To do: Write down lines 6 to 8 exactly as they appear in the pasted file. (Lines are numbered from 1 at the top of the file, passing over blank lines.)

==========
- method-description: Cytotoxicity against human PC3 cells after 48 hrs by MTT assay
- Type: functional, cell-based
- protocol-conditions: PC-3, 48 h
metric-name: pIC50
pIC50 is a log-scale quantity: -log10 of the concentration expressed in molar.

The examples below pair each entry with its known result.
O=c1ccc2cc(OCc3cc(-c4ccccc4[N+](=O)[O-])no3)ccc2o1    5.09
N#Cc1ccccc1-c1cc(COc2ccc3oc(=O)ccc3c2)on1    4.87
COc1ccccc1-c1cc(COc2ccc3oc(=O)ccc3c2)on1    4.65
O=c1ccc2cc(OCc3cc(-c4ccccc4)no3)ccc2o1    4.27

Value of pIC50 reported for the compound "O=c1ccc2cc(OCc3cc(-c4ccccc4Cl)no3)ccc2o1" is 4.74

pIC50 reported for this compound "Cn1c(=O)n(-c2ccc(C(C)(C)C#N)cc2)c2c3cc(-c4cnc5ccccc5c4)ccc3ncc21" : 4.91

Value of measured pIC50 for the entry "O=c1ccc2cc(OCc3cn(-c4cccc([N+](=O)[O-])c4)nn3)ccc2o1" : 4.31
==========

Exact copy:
The examples below pair each entry with its known result.
O=c1ccc2cc(OCc3cc(-c4ccccc4[N+](=O)[O-])no3)ccc2o1    5.09
N#Cc1ccccc1-c1cc(COc2ccc3oc(=O)ccc3c2)on1    4.87